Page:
Because this piece concludes my Hack Ebola series, I want to briefly review this past week.

Last Time, on Dragon Ball Z…
In the project page, whose link sits in the main menu bar at the time of writing, I introduce the problem that these posts hope to address.

In “Bike Ride through Science,” I examine the gears of my rusted bike in various ways to introduce “mechanical thinking,” then contrast it with “systems thinking.”

In “Outrunning Zombies,” I describe an idea for a club—Zombie Action Planners—in an attempt to walk the reader through how decisions are made when viewing the world through the lens of conceptual models.

In “Blurred Shadows,” I attack logical fallacies based on dichotomies in a satirical piece, adding a layer of humor during the hump of the series and to contrast the dryness of talking on the subject of logic.

In “Tipping the Scales,” I compare Magic the Gathering and Rock, Paper, Scissors to the Ebola epidemic in the sense of perturbations to an otherwise stable equilibrium.

In this post, however, I want to be direct. I am, just like Anthony Gatrell in his 2005 paper, done being subtle about Complex Systems.

Systems
—Complex Systems has to do with systems thinking.

—A system is anything made of connected parts.

—Systems are delineated by humans. Systems are delineated by humans. All things are one, and it is only by convention that I refer to my can of soda and my writing desk separately, although they are in proximity of one another. Consider how, inversely, a “pair of shoes” is referred to as a single system, although the two articles rarely touch at all.

—Systems are open. They operate in environments. These environments are usually pretty complex.

Complexity
—All complex systems are systems. Not all systems are complex.

—Complex systems have lots of parts. These parts are connected by a network of interactions. These parts only have knowledge of themselves and the parts that touch them.

—The system as a whole can have properties that its parts do not. We call these “emergent properties.”

Goals
—In Complex Systems research, we explore things we see with the above points in mind. We then try to explain them, again, with the above points in mind.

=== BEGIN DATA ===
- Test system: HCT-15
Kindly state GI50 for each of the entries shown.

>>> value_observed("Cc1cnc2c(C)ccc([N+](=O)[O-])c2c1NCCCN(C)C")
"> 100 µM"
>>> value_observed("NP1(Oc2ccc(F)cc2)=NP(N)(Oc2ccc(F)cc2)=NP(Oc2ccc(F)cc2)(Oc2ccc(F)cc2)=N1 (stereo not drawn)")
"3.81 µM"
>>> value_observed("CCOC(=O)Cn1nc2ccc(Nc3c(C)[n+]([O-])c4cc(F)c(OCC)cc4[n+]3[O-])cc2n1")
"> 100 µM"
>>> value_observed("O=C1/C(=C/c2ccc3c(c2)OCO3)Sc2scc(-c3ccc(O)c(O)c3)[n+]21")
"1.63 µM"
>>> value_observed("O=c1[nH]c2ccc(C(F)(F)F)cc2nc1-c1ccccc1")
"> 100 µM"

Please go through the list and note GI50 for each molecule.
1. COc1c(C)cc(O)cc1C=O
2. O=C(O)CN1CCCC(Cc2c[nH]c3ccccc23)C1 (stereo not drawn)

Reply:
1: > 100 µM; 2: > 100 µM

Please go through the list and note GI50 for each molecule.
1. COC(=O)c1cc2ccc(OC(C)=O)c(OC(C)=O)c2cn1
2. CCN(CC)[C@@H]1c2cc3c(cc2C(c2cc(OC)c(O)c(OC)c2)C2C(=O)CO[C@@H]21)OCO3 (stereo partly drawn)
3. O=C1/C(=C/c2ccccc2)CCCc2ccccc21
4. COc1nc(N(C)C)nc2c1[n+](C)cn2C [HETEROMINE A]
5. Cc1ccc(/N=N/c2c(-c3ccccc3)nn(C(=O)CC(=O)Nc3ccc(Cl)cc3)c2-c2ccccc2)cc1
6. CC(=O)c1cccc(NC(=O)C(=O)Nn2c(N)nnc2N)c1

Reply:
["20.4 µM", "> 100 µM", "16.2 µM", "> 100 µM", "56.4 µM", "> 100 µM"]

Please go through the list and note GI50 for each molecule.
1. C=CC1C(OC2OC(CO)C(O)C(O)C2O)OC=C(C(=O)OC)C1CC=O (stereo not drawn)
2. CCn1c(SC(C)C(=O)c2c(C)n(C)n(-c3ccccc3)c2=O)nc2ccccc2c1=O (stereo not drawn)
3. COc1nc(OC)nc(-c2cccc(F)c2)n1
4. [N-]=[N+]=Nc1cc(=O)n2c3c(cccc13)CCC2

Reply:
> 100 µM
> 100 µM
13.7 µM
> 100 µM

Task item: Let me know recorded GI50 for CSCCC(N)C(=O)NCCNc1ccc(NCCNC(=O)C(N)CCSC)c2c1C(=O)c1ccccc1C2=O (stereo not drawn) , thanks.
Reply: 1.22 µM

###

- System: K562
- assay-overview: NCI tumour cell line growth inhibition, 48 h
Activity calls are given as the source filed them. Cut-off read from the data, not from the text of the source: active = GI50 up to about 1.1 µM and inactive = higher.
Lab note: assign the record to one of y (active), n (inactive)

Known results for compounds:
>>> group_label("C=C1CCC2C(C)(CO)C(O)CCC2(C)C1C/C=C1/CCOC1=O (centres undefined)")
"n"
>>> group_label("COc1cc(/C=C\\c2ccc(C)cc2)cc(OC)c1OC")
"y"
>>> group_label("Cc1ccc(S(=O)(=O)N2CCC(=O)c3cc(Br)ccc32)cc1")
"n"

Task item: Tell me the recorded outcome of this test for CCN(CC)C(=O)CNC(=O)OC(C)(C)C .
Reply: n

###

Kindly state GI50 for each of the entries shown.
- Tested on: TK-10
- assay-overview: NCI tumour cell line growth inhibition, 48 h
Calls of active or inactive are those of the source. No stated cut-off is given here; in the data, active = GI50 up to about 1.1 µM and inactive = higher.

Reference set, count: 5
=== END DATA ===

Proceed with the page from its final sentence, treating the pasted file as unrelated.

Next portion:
—It is the #1 goal of Complex Systems to understand emergent properties.

Hack Ebola
Continuing the spirit of being direct, I want to address what I said when I started this project, that “I want to directly address Ebola. I want to directly address preparation. I want to directly address the culture and the conversation its been having.”

Ebola is not a new disease. Nor does it spread in a way that we have not encountered before. It simply (1) is still too new for us to have developed a cure and (2) it is really, really good at killing people. It is a communicable virus that spreads by direct contact with a victim showing symptoms.

Preventing Ebola is, frankly, but in essence, as simple as washing your hands and otherwise keeping them to yourself. However, no matter the level of prevention we try to implement, a few cases will slip by. People will die. But others will live if we keep ourselves prepared.

A few years back, the CDC ran a promotion on Zombie Preparedness. Just as my Zombie Action Planners put on an air of trying to stop the next apocalypse, the CDC promotion was, at heart, a plea to stay prepared.

Consider, for example, the cost to stay stocked up on necessary supplies. Of course I will undoubtedly purchase items I will not use when the apocalypse does come, but I will have what I need, allowing for immediate action.

In this same line of thought, we need to stay prepared for outbreaks such as Ebola. Though, not “we” necessarily as the consumers going out and buying masks and wive’s tale remedies.

I mean “we” as a culture, as a massive, complex system of different professions connected by the boring, the mundane, the day-to-day. We must understand that all things—human or otherwise—are connected. We must stop blaming individuals for emergent properties because these properties emerge not from causal pathways stemming from any one person, but are reflections of our collective behaviors.

I did not cause this Ebola outbreak. You didn’t, Barrack Obama didn’t, and the people of the affected areas didn’t. It happened because a particular set of variables came together in a particular way. It happened because of us. We, collectively, allowed it to grow and affect us this far. But we can prepare ourselves. We can stop it. So what do you say?

Let’s Hack Ebola together. ∎

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